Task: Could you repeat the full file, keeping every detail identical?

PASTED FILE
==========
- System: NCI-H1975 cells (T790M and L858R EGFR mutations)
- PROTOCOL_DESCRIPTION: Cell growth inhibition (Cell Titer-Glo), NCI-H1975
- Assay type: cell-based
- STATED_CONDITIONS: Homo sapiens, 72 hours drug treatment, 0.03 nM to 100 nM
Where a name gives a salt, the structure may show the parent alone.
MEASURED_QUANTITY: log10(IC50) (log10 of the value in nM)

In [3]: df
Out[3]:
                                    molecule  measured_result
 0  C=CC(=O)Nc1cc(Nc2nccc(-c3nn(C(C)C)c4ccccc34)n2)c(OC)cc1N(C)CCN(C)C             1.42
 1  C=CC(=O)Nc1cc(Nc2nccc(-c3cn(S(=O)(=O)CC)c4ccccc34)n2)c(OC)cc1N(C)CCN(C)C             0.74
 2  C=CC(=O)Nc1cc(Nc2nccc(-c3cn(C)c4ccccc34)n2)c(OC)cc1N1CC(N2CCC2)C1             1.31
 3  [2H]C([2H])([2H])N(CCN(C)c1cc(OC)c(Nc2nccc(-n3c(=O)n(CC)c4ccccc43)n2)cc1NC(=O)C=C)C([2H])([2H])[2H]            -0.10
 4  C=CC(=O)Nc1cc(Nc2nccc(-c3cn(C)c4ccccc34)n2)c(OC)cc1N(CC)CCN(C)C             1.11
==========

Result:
- System: NCI-H1975 cells (T790M and L858R EGFR mutations)
- PROTOCOL_DESCRIPTION: Cell growth inhibition (Cell Titer-Glo), NCI-H1975
- Assay type: cell-based
- STATED_CONDITIONS: Homo sapiens, 72 hours drug treatment, 0.03 nM to 100 nM
Where a name gives a salt, the structure may show the parent alone.
MEASURED_QUANTITY: log10(IC50) (log10 of the value in nM)

In [3]: df
Out[3]:
                                    molecule  measured_result
 0  C=CC(=O)Nc1cc(Nc2nccc(-c3nn(C(C)C)c4ccccc34)n2)c(OC)cc1N(C)CCN(C)C             1.42
 1  C=CC(=O)Nc1cc(Nc2nccc(-c3cn(S(=O)(=O)CC)c4ccccc34)n2)c(OC)cc1N(C)CCN(C)C             0.74
 2  C=CC(=O)Nc1cc(Nc2nccc(-c3cn(C)c4ccccc34)n2)c(OC)cc1N1CC(N2CCC2)C1             1.31
 3  [2H]C([2H])([2H])N(CCN(C)c1cc(OC)c(Nc2nccc(-n3c(=O)n(CC)c4ccccc43)n2)cc1NC(=O)C=C)C([2H])([2H])[2H]            -0.10
 4  C=CC(=O)Nc1cc(Nc2nccc(-c3cn(C)c4ccccc34)n2)c(OC)cc1N(CC)CCN(C)C             1.11